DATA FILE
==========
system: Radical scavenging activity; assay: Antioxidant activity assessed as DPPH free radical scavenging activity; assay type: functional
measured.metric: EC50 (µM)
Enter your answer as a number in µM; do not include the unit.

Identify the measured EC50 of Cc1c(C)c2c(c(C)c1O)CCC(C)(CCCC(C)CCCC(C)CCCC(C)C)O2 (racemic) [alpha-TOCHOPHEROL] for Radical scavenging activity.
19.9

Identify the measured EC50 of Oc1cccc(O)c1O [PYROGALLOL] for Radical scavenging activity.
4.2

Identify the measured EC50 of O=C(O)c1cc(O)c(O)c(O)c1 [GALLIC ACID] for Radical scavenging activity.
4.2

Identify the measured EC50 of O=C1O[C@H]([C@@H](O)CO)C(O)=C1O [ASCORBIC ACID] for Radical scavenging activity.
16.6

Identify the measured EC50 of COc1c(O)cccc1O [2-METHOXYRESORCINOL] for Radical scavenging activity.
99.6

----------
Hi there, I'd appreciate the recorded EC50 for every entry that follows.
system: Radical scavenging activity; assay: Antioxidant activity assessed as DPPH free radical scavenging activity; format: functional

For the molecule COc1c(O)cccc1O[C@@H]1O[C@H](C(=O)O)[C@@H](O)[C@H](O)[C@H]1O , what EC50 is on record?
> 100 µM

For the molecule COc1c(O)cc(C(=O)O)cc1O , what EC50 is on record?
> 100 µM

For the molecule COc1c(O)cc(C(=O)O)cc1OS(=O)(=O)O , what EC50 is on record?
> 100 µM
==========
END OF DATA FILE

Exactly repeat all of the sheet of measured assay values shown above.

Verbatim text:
system: Radical scavenging activity; assay: Antioxidant activity assessed as DPPH free radical scavenging activity; assay type: functional
measured.metric: EC50 (µM)
Enter your answer as a number in µM; do not include the unit.

Identify the measured EC50 of Cc1c(C)c2c(c(C)c1O)CCC(C)(CCCC(C)CCCC(C)CCCC(C)C)O2 (racemic) [alpha-TOCHOPHEROL] for Radical scavenging activity.
19.9

Identify the measured EC50 of Oc1cccc(O)c1O [PYROGALLOL] for Radical scavenging activity.
4.2

Identify the measured EC50 of O=C(O)c1cc(O)c(O)c(O)c1 [GALLIC ACID] for Radical scavenging activity.
4.2

Identify the measured EC50 of O=C1O[C@H]([C@@H](O)CO)C(O)=C1O [ASCORBIC ACID] for Radical scavenging activity.
16.6

Identify the measured EC50 of COc1c(O)cccc1O [2-METHOXYRESORCINOL] for Radical scavenging activity.
99.6

----------
Hi there, I'd appreciate the recorded EC50 for every entry that follows.
system: Radical scavenging activity; assay: Antioxidant activity assessed as DPPH free radical scavenging activity; format: functional

For the molecule COc1c(O)cccc1O[C@@H]1O[C@H](C(=O)O)[C@@H](O)[C@H](O)[C@H]1O , what EC50 is on record?
> 100 µM

For the molecule COc1c(O)cc(C(=O)O)cc1O , what EC50 is on record?
> 100 µM

For the molecule COc1c(O)cc(C(=O)O)cc1OS(=O)(=O)O , what EC50 is on record?
> 100 µM